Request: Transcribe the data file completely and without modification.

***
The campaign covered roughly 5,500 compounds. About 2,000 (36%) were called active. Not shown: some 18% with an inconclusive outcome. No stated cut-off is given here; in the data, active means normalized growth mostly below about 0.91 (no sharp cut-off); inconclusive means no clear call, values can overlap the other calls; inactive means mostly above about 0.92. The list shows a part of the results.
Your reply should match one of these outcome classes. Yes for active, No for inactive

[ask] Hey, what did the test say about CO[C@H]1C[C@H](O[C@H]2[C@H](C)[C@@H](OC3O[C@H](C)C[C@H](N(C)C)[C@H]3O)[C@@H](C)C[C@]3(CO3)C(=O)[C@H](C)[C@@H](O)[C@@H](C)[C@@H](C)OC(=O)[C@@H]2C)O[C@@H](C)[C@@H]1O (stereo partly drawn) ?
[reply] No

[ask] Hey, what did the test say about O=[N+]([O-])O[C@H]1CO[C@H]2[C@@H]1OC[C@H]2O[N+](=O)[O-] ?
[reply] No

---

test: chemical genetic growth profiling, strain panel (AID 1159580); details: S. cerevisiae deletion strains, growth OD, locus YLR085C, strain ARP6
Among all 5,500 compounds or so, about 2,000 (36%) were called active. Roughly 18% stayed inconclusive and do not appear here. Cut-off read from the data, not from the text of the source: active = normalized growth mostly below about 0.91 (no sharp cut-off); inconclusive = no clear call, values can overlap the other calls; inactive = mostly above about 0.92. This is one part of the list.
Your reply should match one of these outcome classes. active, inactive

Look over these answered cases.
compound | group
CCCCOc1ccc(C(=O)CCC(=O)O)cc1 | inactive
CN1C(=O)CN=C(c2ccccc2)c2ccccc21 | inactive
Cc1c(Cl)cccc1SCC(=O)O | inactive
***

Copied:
The campaign covered roughly 5,500 compounds. About 2,000 (36%) were called active. Not shown: some 18% with an inconclusive outcome. No stated cut-off is given here; in the data, active means normalized growth mostly below about 0.91 (no sharp cut-off); inconclusive means no clear call, values can overlap the other calls; inactive means mostly above about 0.92. The list shows a part of the results.
Your reply should match one of these outcome classes. Yes for active, No for inactive

[ask] Hey, what did the test say about CO[C@H]1C[C@H](O[C@H]2[C@H](C)[C@@H](OC3O[C@H](C)C[C@H](N(C)C)[C@H]3O)[C@@H](C)C[C@]3(CO3)C(=O)[C@H](C)[C@@H](O)[C@@H](C)[C@@H](C)OC(=O)[C@@H]2C)O[C@@H](C)[C@@H]1O (stereo partly drawn) ?
[reply] No

[ask] Hey, what did the test say about O=[N+]([O-])O[C@H]1CO[C@H]2[C@@H]1OC[C@H]2O[N+](=O)[O-] ?
[reply] No

---

test: chemical genetic growth profiling, strain panel (AID 1159580); details: S. cerevisiae deletion strains, growth OD, locus YLR085C, strain ARP6
Among all 5,500 compounds or so, about 2,000 (36%) were called active. Roughly 18% stayed inconclusive and do not appear here. Cut-off read from the data, not from the text of the source: active = normalized growth mostly below about 0.91 (no sharp cut-off); inconclusive = no clear call, values can overlap the other calls; inactive = mostly above about 0.92. This is one part of the list.
Your reply should match one of these outcome classes. active, inactive

Look over these answered cases.
compound | group
CCCCOc1ccc(C(=O)CCC(=O)O)cc1 | inactive
CN1C(=O)CN=C(c2ccccc2)c2ccccc21 | inactive
Cc1c(Cl)cccc1SCC(=O)O | inactive